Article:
Allied Bombing May Deter Iraq - Momentarily

Saddam Hussein's pattern of confrontations is expected to continue testing the West. GULF CONFLICT

THIS week's United States air strike may moderate Iraqi behavior in the short term, but it is unlikely to change Saddam Hussein's basic approach to the forces arrayed against him: Poke, poke, poke, until you get stung.

A number of officials and US experts say they believe that the pattern of confrontation played out in the Gulf this January, two years after Desert Storm, will reappear at some point in the new Clinton administration. It may take weeks, or it may take months, depending on whether the mercurial Saddam thinks he can woo the White House with his foe President Bush gone.

At some point, though, President-elect Clinton is likely to face his own decision about the use of some sort of force against the Iraqi leader. "This seems to be a continuing thing," notes John Macartney, an American University foreign-policy expert.

The bombing raid itself appeared as much a political message as an actual attempt to inflict military harm. (Reaction from the Middle East and Britain, Page 2.) Defense Department officials said targets were limited to air-defense installations in the no-fly zone: four SA-3 mobile surface-to-air missile sites and four air-defense command bunkers.

Initial reports scored the air strike as successful, though officials said detailed damage assessment was not yet completed. Returned fliers said they en- countered only sporadic antiaircraft fire.

In the end administration officials rejected plans calling for a broader air campaign that would have hit airfields, weapons-production sites, and perhaps some symbolic target in Baghdad as well. The idea, they said, was to avoid political controversy in the waning days of an administration while delivering a measured response to Iraq's recent incursions across the border into Kuwait, and its brandishing of air-defense missiles.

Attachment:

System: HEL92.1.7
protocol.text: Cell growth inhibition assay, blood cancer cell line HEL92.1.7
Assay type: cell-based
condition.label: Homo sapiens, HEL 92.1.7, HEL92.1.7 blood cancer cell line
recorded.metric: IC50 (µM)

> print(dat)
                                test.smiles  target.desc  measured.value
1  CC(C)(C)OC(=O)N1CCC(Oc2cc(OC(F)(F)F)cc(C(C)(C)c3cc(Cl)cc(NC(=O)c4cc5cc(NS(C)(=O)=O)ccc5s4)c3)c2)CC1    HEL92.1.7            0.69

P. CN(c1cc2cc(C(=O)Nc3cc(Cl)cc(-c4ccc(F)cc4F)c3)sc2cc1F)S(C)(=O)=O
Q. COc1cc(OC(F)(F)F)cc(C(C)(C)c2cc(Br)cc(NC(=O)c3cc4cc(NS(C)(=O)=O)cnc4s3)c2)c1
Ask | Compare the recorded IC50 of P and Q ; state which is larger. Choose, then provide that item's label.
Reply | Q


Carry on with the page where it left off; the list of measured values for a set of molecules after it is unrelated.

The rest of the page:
"It was consistent with the lack of compliance of the Iraqi government," said Marine Gen. Joseph Hoar, commander of the US Central Command, at a briefing at his Tampa, Fla., headquarters.

Last weekend, it had appeared that US threats had caused Iraq to move SA-2 and SA-3 surface-to-air missiles in the southern no-fly zone that it had made operational. Pentagon generals talked openly of an averted crisis.

But later intelligence information showed that these weapons had simply been shuffled around the zone, not removed. And the incursions by Iraqi work crews to recover weapons and materiel across the border in Kuwait appeared to be an intentional slap in the face to the allies, not a genuine misunderstanding of the requirements of United Nations sanctions.

General Hoar said he had no idea what Saddam Hussein's specific purpose had been in his actions, or whether the show of US force would serve as a future deterrent. "I don't think any of us have been very good at predicting what Saddam would do in this regard," he said.

A number of US experts say they believe that the US had little choice but to mount some kind of military operation against Saddam.

Given that he has been testing Western tolerance through such actions as insisting that UN weapons inspectors arrive on Iraqi aircraft, ignoring violations would have meant a redefinition of what Iraq is and is not allowed to do under end-of-the-war UN sanctions.

At the same time, the Iraqi leader is obviously willing to risk the use of bombs against him for the chance to define the agenda of his relationship with the UN and to rally his own populace. His gamble is that the allied response will always be measured.

"From a military point of view, this is not very costly to him," says Ron Hatchett, director of the Mosher Institute for International Policy Studies at Texas A&M University.

IN the wake of Saddam's crushing defeat in the Gulf war, the allies calculated that he had become too weak to worry about. He would be preoccupied with keeping his grip on power at home, they felt, and would not be up to challenging the limits of UN resolutions. Perhaps he would be ousted by his own disaffected populace.

This assumption "was not unreasonable, but it was wrong," says Laurie Mylroie, an Iraq scholar at the Washington Institute for Near East Policy.

The incoming Clinton administration, Mr. Hatchett says, should focus less on the demonized figure of Saddam. Instead, it should sit down and figure out what real US interests are in the region and how to focus on them.

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